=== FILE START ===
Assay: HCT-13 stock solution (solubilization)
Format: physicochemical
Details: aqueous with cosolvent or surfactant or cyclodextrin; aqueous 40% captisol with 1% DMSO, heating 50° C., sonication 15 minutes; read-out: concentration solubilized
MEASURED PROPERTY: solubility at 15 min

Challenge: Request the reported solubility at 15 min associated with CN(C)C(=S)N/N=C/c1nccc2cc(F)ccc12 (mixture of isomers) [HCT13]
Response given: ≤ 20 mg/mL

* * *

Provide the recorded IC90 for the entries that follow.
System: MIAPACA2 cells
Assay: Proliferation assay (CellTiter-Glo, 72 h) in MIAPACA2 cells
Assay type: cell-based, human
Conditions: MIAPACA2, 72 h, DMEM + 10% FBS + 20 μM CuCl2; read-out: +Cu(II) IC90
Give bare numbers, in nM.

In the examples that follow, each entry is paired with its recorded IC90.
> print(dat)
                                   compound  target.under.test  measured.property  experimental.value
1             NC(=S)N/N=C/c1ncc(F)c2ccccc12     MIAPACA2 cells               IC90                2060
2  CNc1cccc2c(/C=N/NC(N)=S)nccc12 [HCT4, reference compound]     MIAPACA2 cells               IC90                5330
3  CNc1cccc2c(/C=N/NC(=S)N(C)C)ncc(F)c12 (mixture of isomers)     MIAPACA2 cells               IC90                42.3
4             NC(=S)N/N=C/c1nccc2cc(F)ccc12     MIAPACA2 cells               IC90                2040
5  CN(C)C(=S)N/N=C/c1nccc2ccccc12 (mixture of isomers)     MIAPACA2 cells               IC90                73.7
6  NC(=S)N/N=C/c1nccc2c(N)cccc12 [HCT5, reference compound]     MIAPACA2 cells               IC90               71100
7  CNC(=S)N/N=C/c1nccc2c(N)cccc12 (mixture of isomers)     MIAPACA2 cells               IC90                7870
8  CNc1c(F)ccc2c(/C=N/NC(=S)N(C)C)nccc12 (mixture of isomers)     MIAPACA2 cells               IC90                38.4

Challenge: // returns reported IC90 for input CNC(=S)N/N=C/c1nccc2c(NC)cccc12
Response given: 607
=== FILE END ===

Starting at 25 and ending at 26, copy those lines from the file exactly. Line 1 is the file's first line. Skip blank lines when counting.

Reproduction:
Challenge: // returns reported IC90 for input CNC(=S)N/N=C/c1nccc2c(NC)cccc12
Response given: 607